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Last Winter’s Mild Weather Could Mean Bad News For Your Dog

Last Winter’s Mild Weather Could Mean Bad News For Your Dog

Remember that mild winter we just had? Higher than average temperatures combined with more rain than usual were together kind to the population of parasites that people, especially dog owners, hate: mosquitoes.

Everyone dislikes mosquitoes, those whiny buzzy blood sucking pests that do more than cause itchy welts and ruin your summer cookouts. Mosquitoes are a vector for serious disease and if you have a dog, canine heartworm disease needs to be on your radar.

Heartworms live in the heart, lungs and blood vessels of infected dogs, where they interfere with organ function and blood flow. Left untreated, adult worms continue to produce offspring and dogs with severe infections can have hundreds of worms in their bodies. Here’s where mosquitoes come in: they carry the immature form of the parasite, microscopic baby worm called microfilaria. When they take a blood meal, mosquitoes can pass these baby worms on to coyotes, foxes, wolves and domestic dogs.

CAPC, the Companion Animal Parasite Council, is predicting above average caseloads for heartworm disease this year. While this is true for the whole country, Atlantic Coast states are among the key areas of concern.

So what does this mean for your dog?

First, make sure your dog is free of heartworm disease. Part of the yearly visit is an in-house blood test called a 4dx. This diagnostic test uses a few drops of blood and gives results in about ten minutes. In addition for testing for heartworm disease, the 4dx also screens for Lyme disease, Anaplasmosis and Erlichiosis, all of which are tick-borne diseases. Even if your dog has been on heartworm prevention continuously, he should still have this test once a year.

Once the test is negative, choose the prevention that best works for you.

Oral preventive,s such as Sentinel, are given monthly. This kind of prevention is extremely effective when given as directed, but compliance tends to be an issue. One or more missed or late pills can put your dog at risk. These types of preventives are combined with monthly intestinal parasite control and some products also offer flea protection in the form of a medication that breaks the life cycle of the flea and prevents female fleas from laying viable eggs. These oral products do not kill adult fleas and still require the flea to bite your pet.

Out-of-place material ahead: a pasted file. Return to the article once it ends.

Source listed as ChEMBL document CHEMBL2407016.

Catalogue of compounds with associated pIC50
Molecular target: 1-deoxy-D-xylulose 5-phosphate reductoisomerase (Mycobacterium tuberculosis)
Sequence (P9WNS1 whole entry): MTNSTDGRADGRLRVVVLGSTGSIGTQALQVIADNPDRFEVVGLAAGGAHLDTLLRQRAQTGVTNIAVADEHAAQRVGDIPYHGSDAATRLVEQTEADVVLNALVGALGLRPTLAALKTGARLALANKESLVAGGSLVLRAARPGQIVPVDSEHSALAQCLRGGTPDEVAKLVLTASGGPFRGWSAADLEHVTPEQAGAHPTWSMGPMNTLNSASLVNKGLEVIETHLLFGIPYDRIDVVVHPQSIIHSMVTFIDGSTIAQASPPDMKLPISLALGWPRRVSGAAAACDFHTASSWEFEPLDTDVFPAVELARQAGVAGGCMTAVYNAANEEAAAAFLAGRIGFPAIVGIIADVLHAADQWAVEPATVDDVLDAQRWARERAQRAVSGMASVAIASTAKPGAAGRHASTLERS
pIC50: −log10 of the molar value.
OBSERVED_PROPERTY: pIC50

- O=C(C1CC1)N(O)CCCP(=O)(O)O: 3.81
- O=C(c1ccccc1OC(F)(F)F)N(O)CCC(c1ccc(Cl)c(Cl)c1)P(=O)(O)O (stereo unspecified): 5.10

Another option for most dogs is Proheart-6. This is an injectable given at our office that confers protection against heartworm disease for six months. It also removes active hookworm infections. Proheart does not offer protection against fleas or ticks. Almost all dogs are candidates for this kind of prevention. Click the link to read more about Proheart-6 and which pets are and are not candidates.

Finally, know the symptoms of canine heartworm disease. The first sign we usually see is coughing and shortness of breath. Inactive dogs may not show this symptom until the infection has become severe. Active dogs will have this symptom earlier and with fewer worms.  As the disease progresses, the adult worms can grow up to 14 inches long, can impede blood flow, compromise circulation, increase the tendency for abnormal clots to form, cause inflammation, scarring and thickening of the arteries and can even break off and obstruct blood vessels. Physical signs of advanced heartworm disease include intolerance of exercise, fluid build up in the chest, nose bleeds and clotting problems and sudden death.

Mosquitoes can also spread disease to humans and horses. You can further protect your dogs, self and family by taking steps to reduce mosquito breeding opportunities. Eliminate standing water, as this parasite requires it to lay and hatch their eggs. Change water in bird baths, plant trays, fountains, etc on a weekly basis. If you have ornamental ponds or rain barrels, add goldfish to eat the larvae. Keep windows screened to keep adults out of your home.

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